Doctor of Philosophy (PhD)
Asukamycin, a member of the manumycin family metabolites, is an antimicrobial and potential antitumor agent isolated from Streptomyces nodosus subsp. asukaensis. The entire asukamycin biosynthetic gene cluster was cloned, assembled and expressed heterologously in Streptomyces lividans. Bioinformatic analysis and mutagenesis studies elucidated the biosynthetic pathway at the genetic and biochemical level. Four gene sets, asuA-D, govern the formation and assembly of the asukamycin building blocks, a 3-amino-4-hydroxybenzoic acid (3,4-AHBA) core component, a cyclohexane ring, two triene polyketide chains and a 2-amino-3-hydroxycyclopent-2-enone (C5N) moiety to form the intermediate protoasukamycin. AsuE1 and AsuE2 catalyze the conversion of protoasukamycin to 4-hydroxyprotoasukamycin, which is epoxidized at C5-C6 by AsuE3 to the final product, asukamycin. Branched acyl CoA starter units, derived from Val, Leu and Ile, can be incorporated by the actions of the polyketide synthase KSIII AsuC3/C4 as well as the cellular fatty acid synthase FabH to produce the asukamycin congeners A2-A7. In addition, the type II thioesterase AsuC15 limits the cellular level of ù-cyclohexyl fatty acids and likely maintains homeostasis of the cellular membrane.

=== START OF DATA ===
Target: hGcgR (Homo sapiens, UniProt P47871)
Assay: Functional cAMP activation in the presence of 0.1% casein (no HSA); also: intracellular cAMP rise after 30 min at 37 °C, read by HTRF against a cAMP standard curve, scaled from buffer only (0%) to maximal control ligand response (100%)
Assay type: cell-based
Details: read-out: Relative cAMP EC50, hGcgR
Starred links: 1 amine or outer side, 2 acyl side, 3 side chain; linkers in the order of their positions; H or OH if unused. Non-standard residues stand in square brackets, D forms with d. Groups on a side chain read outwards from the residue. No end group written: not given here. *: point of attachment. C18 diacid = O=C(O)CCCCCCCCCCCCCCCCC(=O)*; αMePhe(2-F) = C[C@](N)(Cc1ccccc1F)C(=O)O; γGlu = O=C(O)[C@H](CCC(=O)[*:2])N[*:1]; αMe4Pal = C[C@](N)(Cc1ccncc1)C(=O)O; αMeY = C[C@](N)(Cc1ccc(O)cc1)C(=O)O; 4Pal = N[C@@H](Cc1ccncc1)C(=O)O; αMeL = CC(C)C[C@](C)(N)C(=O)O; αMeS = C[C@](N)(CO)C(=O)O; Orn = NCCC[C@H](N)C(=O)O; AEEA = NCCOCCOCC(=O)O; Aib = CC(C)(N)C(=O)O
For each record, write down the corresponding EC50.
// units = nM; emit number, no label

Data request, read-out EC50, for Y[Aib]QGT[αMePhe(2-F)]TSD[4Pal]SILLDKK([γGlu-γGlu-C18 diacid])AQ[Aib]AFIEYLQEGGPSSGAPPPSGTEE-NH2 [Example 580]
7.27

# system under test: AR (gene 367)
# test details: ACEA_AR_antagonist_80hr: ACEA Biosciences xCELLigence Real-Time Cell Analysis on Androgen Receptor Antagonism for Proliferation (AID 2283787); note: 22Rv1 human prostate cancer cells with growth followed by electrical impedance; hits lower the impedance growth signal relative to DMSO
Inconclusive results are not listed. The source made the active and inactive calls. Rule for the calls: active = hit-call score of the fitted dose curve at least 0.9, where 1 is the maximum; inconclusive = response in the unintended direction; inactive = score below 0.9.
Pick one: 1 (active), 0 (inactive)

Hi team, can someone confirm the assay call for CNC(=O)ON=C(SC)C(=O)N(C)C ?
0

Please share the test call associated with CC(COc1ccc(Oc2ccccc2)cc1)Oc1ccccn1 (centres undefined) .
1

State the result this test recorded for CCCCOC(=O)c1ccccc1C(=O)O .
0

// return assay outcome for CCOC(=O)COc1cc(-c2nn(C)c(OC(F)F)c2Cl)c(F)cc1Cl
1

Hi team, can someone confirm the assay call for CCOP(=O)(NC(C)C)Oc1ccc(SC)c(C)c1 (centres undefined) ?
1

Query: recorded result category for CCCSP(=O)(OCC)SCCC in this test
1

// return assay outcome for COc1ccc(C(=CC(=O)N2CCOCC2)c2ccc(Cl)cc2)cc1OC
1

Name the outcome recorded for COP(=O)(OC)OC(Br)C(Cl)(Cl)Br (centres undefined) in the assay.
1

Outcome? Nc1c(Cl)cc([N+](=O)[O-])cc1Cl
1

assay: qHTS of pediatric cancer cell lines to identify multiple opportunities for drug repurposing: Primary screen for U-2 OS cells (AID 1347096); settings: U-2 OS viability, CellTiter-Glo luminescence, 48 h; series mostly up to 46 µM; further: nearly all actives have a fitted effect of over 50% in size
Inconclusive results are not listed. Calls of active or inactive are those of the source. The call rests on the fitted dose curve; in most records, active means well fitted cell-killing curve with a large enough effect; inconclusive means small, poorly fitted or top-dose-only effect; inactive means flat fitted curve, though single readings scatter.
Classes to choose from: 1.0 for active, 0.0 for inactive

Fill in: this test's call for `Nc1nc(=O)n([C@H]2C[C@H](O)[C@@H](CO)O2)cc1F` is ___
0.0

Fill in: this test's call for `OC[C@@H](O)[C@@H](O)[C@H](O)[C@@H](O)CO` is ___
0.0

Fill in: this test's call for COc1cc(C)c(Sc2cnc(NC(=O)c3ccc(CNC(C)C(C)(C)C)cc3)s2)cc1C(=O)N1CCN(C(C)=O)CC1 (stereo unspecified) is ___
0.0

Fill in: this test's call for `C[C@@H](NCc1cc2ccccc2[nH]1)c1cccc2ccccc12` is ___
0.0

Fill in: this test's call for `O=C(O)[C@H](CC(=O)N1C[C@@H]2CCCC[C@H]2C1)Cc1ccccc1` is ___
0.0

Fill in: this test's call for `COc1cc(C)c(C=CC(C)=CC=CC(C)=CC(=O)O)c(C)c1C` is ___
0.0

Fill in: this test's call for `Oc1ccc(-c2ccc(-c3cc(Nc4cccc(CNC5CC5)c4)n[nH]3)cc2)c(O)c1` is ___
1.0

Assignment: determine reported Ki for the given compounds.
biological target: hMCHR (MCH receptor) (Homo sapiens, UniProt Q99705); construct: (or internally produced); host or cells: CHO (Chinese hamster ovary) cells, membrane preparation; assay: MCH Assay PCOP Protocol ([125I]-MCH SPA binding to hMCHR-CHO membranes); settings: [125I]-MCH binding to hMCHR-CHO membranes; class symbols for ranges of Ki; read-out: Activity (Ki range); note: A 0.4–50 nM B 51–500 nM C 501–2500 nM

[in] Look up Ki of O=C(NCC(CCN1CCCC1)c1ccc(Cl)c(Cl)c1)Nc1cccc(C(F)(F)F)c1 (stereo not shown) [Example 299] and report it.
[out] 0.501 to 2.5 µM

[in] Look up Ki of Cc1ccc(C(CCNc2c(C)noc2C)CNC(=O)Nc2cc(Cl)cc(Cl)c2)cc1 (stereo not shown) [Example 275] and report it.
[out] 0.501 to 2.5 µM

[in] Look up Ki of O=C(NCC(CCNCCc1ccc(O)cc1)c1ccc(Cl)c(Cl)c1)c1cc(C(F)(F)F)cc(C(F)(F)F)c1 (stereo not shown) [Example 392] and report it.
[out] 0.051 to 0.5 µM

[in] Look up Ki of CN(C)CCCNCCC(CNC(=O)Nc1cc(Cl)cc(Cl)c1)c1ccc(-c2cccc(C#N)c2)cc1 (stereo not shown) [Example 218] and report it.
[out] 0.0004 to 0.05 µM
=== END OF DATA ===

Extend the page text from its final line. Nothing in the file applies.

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Rui, Zhe, "Biochemical and genetic insights into asukamycin biosynthesis" (2011). LSU Doctoral Dissertations. 2028.
Newcomer, Marcia E